Clinical characteristics and survival analysis in critical and non-critical patients with COVID-19 in Wuhan, China: a single-center retrospective case control study.Sci Rep. 2020 10 16; 10(1):17524.SR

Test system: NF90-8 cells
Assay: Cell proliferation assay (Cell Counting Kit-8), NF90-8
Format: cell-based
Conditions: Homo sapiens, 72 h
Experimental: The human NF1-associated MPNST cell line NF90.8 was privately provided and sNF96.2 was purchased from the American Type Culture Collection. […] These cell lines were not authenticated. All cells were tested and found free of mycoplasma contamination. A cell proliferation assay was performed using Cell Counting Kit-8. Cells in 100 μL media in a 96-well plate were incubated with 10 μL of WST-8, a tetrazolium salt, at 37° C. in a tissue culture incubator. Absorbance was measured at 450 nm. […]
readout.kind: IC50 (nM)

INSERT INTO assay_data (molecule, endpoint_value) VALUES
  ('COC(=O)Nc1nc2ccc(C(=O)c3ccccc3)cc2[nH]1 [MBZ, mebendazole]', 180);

Since the outbreak of COVID-19 in China at the end of 2019, the world has experienced a large-scale epidemic caused by the SARS-CoV-2. The epidemiological and clinical course of COVID-19 patients has been reported, but there have been few analyses about the characteristics, predictive risk factors, and outcomes of critical patients. In this single-center retrospective case-control study, 90 adult inpatients hospitalized at Tongji Hospital (Wuhan, China) were included. Demographic, clinical, laboratory tests, and treatment data were obtained and compared between critical and non-critical patients. We found that compared with non-critical patients, the critical patients had higher SOFA score and qSOFA scores. Critical patients had lower lymphocyte and platelet count, elevated D-dimer, decreased fibrinogen, and elevated high-sensitivity C-reactive protein (hsCRP), and interleukin-6(IL-6). More critical patients received treatment including antibiotics, anticoagulation, corticosteroid, and oxygen therapy than non-critical ones. Multivariable regression showed higher qSOFA score and elevation of IL-6 were related to critical patients. Antibiotic usage and anticoagulation were associated with decreased in-hospital mortality. And critical grouping contributed greatly to in-hospital death. Critical COVID-19 patients have a more severe clinical course. qSOFA score and elevation of IL-6 are risk factors for critical condition. Non-critical grouping, positive antibiotic application, and anticoagulation may be beneficial for patient survival.